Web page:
Perhaps it is appropriate that the commemoration of the assassination of Martin Luther King Jr. comes on Holy Saturday this year.
We know that Dr. King was a real human being, with faults that have been sometimes too eagerly made public. But that he was a martyr in the cause of civil rights, no one can deny.
There was a time when I couldn’t stand to listen to old fogies say, “I remember where I was when. . .” Now I’m that old fogy. On April 4, 1968, I was 15 years old. We had an early dinner, and my parents took me to the neighboring town for the second night of a talent show that I was in. Ordinarily, we would have been at home with the television news on, but this night we had to forego that ritual.
My “talent” was playing the piano, which I didn’t do extraordinarily well. While I had taken piano lessons, I had never studied long pieces, a whole sonata, for example. So I had made up a medley of “Für Elise” by Beethoven and “Lara’s Song” from “Dr. Zhivago.” Despite my lack of exceptional talent, another mother tried to have me disqualified because her daughter was playing “Für Elise” (correctly, as it turned out).
My parents went out to the car after my turn came, but I hung out for a while. A thunderstorm had begun, and when I finally ran out to the car and jumped in, soaking wet, I at first thought the tears running down my mother’s face were a reflection of the rain on the windowsill. Then my father told me, in a solemn voice, “Martin Luther King’s been assassinated.”
By 1968, it had been about five years since television stations had started to take the civil rights movement seriously and broadcasting both the horrific (Freedom Riders buses being burned) and the triumphant (March on Washington) aspects of the movement. I had seen African-Americans being cannoned with water on the nightly news or being menaced by barely restrained dogs.
In my youthful liberality, I just couldn’t understand why black people were hated so much. I had yet to learn about the complexities of white supremacy and institutionalized racism, in both of which I myself have been complicit. It seemed very clear-cut to me when I was 15. I would sometimes pretend, while sitting in a hot bath, that I was speaking to the United Nations on behalf of all African-Americans and make the case that we were all equal and, foreshadowing Rodney King, why couldn’t we all get along?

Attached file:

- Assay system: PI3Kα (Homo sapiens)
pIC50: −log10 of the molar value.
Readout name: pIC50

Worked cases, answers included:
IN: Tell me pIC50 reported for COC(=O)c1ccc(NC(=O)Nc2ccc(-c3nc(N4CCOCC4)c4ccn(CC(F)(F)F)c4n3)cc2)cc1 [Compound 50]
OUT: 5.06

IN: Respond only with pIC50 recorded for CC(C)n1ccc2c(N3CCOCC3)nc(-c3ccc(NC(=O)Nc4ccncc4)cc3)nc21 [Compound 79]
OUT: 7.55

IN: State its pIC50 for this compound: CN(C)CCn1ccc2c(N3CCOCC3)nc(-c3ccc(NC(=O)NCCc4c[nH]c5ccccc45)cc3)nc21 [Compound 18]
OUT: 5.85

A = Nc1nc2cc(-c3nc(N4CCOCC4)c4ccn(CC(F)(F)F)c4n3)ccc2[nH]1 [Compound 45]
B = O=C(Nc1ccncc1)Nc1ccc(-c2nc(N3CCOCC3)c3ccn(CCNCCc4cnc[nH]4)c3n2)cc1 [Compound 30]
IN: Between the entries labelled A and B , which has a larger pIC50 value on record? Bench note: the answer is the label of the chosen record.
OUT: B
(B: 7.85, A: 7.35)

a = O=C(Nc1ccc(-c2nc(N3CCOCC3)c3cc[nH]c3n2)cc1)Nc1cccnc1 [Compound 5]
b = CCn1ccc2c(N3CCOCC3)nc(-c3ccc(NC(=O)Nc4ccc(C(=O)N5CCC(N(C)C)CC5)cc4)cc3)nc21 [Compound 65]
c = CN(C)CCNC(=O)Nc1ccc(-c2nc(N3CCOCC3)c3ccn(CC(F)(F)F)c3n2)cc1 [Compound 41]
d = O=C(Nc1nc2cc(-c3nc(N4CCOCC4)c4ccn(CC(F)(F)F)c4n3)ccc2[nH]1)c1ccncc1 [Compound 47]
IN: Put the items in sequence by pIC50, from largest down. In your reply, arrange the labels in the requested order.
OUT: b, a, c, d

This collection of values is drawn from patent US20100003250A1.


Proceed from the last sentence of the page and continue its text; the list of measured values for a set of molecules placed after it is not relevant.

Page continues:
In later years, I would feel embarrassment upon remembering this, until I learned that Stokely Carmichael and other founders of the Black Power movement, also went to the UN, believing that the racism in the US made of African-Americans another country that needed the UN’s protection.
On the program for this year’s inter-church Good Friday program is this quote from Dr. King: “Difficult and painful as it is, we must walk on in the days ahead with an audacious faith in the future. When our days become dreary with low-hovering clouds of despair, and when our nights become darker than a thousand midnights, let us remember that there is a creative force in this universe, working to pull down the gigantic mountains of evil; a power that is able to make a way out of no way and transform dark yesterdays into bright tomorrows.”
Oh Dr. King! Oh Medger Evers! Oh James Chaney! Oh Malcolm X! Oh Jimmy Lee Jackson! Oh Viola Liuzzi! Oh all the martyrs of the movement, would that 47 years ago this country had had the will to keep alive the ideals that you embodied; had had the will to protect the legislation that came out of each painful moment of your work; had truly believed that racism could be overcome; had understood that that creative force working to pull down the evil cannot do it without our participation because where there is free will, there will always be evil. If we do not align our wills to God, we cannot possibly reach the bright tomorrow.
My heart broke recently (it’s been breaking a lot lately) as I listened to an audio version of Frederick Douglass’s second autobiography. His last chapter detailed the strides that had been made and his optimism for the future. I had come to feel as if I knew him intimately after listening to this very personal memoir, and I wanted to weep thinking of what he would make of our world today.
Barbara Harris, the first African-American woman Episcopal bishop, used to exhort us to be Easter people in a Good Friday world. Despair over the death of Dr. King and his dream is not an option. We must resurrect his dream on a daily basis. We must meet Jesus at the tomb every day and say, “Yes, Lord, we believe and we will spread your word and work unceasingly to bring your kingdom here on earth.” Let us not betray the martyrs, but fulfill the work that they started.